UK-RUSSIA. The British Foreign Secretary visited Moscow yesterday with the intention of improving relations. There are two principal irritants: the UK gives shelter to Berezovskiy and Zakayev, both of whom Moscow wants for various crimes and the UK wants Lugovoy in connection with the Litvinenko death (although the one Western reporter who has seen the evidence the British supplied is scornful of it). If anything actually comes of this apparent attempt to mend relations, Berezovskiy might be advised to start packing his bags.

DEFENCE SPENDING. A Russian newspaper quotes the Chairman of the Duma Defence Committee on planned spending for the Armed Forces. Including R&D, this year’s will be US$16.3 billion, rising to $38.8 billion in 2013. The money will be spread around: new ICBMs and SLBMs (the Bulava finally had a successful test), fighter aircraft, ships for the Black Sea Fleet and command-and-control systems for the Ground Forces (the last two are lessons learned in the Ossetia war). 13-15% will be reserved for modernising existing equipment.

HUMAN RIGHTS COUNCIL. Mikhail Fedotov, secretary of the Union of Journalists, was appointed head of the civil society and human rights council yesterday; his predecessor said she was pleased with the choice. He says his three priorities are: “de-Stalinisation of social consciousness”, judicial and police reform and protecting the rights of children and the family. He is a lawyer and wrote the 1991 media law.

GRAIN CROP. The Agriculture Ministry calculates the bad summer destroyed about a third of the grain harvest. There should be enough for domestic needs but little to export. Perhaps the most unexpected effect of the Putin reforms is that Russia is now such a significant grain exporter that its problems have caused food prices everywhere to rise. 15 years ago everyone thought Russian agriculture was an utterly hopeless proposition.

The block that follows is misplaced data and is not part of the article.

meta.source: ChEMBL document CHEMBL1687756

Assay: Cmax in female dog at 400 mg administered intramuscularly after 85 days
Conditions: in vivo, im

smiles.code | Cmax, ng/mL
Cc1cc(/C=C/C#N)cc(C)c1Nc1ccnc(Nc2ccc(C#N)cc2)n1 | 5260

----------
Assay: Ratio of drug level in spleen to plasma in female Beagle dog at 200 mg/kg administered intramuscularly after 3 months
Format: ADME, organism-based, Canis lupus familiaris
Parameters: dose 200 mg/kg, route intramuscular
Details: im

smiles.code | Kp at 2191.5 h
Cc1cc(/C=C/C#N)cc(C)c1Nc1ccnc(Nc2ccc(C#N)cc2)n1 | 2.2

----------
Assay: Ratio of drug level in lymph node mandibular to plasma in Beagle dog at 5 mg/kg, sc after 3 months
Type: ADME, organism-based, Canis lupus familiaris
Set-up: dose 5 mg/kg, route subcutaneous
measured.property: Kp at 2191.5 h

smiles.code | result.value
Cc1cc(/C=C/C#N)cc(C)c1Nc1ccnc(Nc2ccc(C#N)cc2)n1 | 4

PEOPLE POWER. About three thousand people in St Petersburg turned out on Saturday to protest the gigantic Okhta Centre. It is clear that Medvedev doesn’t like it either but, as someone who is pushing the rule of law, he has to abide by the process.

CASPIAN. It’s been a long time coming but LUKoil has extracted its first tanker-load of oil from the Russian end of the Caspian Sea. Endless amounts of “high-altitude” speculation about Caspian Sea oil in the 1990s but it’s all turned out fairly quietly.

BUSINESS CLIMATE. Putin quite correctly told a group of businessmen that the business climate could only improve if Russian businesses started playing by the rules: “Businesses have to maintain and improve entrepreneurial standards and social responsibility. Only in this case the government will be able to pursue the policy aimed at reducing bureaucratic barriers, including those in taxation”. No doubt some nincompoop of a commentator will spin this as a threat by the “steely-eyed” Putin.

REGIONAL ELECTION. As usual, United Russia dominated Sunday’s local elections. Given that numerous polls over many years show at least a two-thirds approval of The Team, it would be rather strange for many to vote for the Communists, Zhirinovskiy or the cloud of quarrelsome “liberal” parties.

JIHADISM. On Tuesday police announced they had arrested three people believed to have been behind the September bombing of the market in Vladikavkaz; they are said to be under Doku Umarov’s Caucasus Emirate. (The US State Department finally added Umarov to its list of “global terrorists” in June).

TROUBLE IN PARADISE. Relations between Moscow and Minsk have been sour for some time but Lukashenka has just promised to normalise relations with Russia. My guess is that Moscow doesn’t care very much and would greatly prefer to be dealing with someone else. Lukashenka has been there since 1994 and it’s time for him to leave. But he won’t.

KYRGYZ REPUBLIC. Sunday’s parliamentary elections passed off quietly and international observers were satisfied. Five parties made it into parliament; the first four within a few seats of each other. Under the new constitutional arrangement, parliament elects a prime minister who will be the effective ruler; the president will be largely ceremonial. Otunbayeva will remain Interim President until the end of next year and cannot run again. Kyrgyzstan is not there yet but this seems a better outcome than many people feared. It now remains to be seen whether the five parties can form the alliances that will be necessary to get things done.

© Patrick Armstrong Analysis, Ottawa, Canada (see